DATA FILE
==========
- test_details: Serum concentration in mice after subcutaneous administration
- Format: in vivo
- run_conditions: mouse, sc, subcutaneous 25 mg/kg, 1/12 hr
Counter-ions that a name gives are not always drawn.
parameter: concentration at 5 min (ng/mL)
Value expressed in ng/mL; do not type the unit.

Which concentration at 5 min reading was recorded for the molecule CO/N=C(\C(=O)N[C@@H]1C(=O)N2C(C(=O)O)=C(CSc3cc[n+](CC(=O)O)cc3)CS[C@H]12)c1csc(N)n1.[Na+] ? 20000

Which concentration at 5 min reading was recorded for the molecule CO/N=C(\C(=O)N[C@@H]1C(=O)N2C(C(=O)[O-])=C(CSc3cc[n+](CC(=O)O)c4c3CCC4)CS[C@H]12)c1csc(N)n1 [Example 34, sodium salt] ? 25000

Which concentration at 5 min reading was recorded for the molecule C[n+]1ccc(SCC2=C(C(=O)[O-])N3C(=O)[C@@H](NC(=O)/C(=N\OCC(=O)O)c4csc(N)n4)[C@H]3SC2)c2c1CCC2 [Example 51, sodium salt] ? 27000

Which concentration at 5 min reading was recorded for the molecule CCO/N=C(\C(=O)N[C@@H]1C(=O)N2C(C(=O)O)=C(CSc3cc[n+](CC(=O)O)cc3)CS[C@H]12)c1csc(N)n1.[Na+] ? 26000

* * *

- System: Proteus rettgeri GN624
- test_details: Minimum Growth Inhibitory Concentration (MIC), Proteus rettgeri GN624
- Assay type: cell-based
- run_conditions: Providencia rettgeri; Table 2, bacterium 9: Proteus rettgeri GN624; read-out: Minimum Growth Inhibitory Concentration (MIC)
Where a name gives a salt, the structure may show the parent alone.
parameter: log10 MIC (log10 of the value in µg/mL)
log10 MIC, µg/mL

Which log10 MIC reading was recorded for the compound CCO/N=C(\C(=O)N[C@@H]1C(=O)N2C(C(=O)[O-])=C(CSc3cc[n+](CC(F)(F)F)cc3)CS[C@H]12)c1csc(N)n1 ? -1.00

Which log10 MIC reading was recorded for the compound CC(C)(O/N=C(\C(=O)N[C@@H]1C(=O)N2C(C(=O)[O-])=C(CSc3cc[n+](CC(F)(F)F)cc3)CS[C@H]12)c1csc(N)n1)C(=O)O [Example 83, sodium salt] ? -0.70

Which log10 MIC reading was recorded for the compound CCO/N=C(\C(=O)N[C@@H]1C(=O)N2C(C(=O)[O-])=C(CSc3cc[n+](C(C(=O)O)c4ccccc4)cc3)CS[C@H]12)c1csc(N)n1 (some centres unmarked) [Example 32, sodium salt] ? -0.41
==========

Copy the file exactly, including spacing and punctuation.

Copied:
- test_details: Serum concentration in mice after subcutaneous administration
- Format: in vivo
- run_conditions: mouse, sc, subcutaneous 25 mg/kg, 1/12 hr
Counter-ions that a name gives are not always drawn.
parameter: concentration at 5 min (ng/mL)
Value expressed in ng/mL; do not type the unit.

Which concentration at 5 min reading was recorded for the molecule CO/N=C(\C(=O)N[C@@H]1C(=O)N2C(C(=O)O)=C(CSc3cc[n+](CC(=O)O)cc3)CS[C@H]12)c1csc(N)n1.[Na+] ? 20000

Which concentration at 5 min reading was recorded for the molecule CO/N=C(\C(=O)N[C@@H]1C(=O)N2C(C(=O)[O-])=C(CSc3cc[n+](CC(=O)O)c4c3CCC4)CS[C@H]12)c1csc(N)n1 [Example 34, sodium salt] ? 25000

Which concentration at 5 min reading was recorded for the molecule C[n+]1ccc(SCC2=C(C(=O)[O-])N3C(=O)[C@@H](NC(=O)/C(=N\OCC(=O)O)c4csc(N)n4)[C@H]3SC2)c2c1CCC2 [Example 51, sodium salt] ? 27000

Which concentration at 5 min reading was recorded for the molecule CCO/N=C(\C(=O)N[C@@H]1C(=O)N2C(C(=O)O)=C(CSc3cc[n+](CC(=O)O)cc3)CS[C@H]12)c1csc(N)n1.[Na+] ? 26000

* * *

- System: Proteus rettgeri GN624
- test_details: Minimum Growth Inhibitory Concentration (MIC), Proteus rettgeri GN624
- Assay type: cell-based
- run_conditions: Providencia rettgeri; Table 2, bacterium 9: Proteus rettgeri GN624; read-out: Minimum Growth Inhibitory Concentration (MIC)
Where a name gives a salt, the structure may show the parent alone.
parameter: log10 MIC (log10 of the value in µg/mL)
log10 MIC, µg/mL

Which log10 MIC reading was recorded for the compound CCO/N=C(\C(=O)N[C@@H]1C(=O)N2C(C(=O)[O-])=C(CSc3cc[n+](CC(F)(F)F)cc3)CS[C@H]12)c1csc(N)n1 ? -1.00

Which log10 MIC reading was recorded for the compound CC(C)(O/N=C(\C(=O)N[C@@H]1C(=O)N2C(C(=O)[O-])=C(CSc3cc[n+](CC(F)(F)F)cc3)CS[C@H]12)c1csc(N)n1)C(=O)O [Example 83, sodium salt] ? -0.70

Which log10 MIC reading was recorded for the compound CCO/N=C(\C(=O)N[C@@H]1C(=O)N2C(C(=O)[O-])=C(CSc3cc[n+](C(C(=O)O)c4ccccc4)cc3)CS[C@H]12)c1csc(N)n1 (some centres unmarked) [Example 32, sodium salt] ? -0.41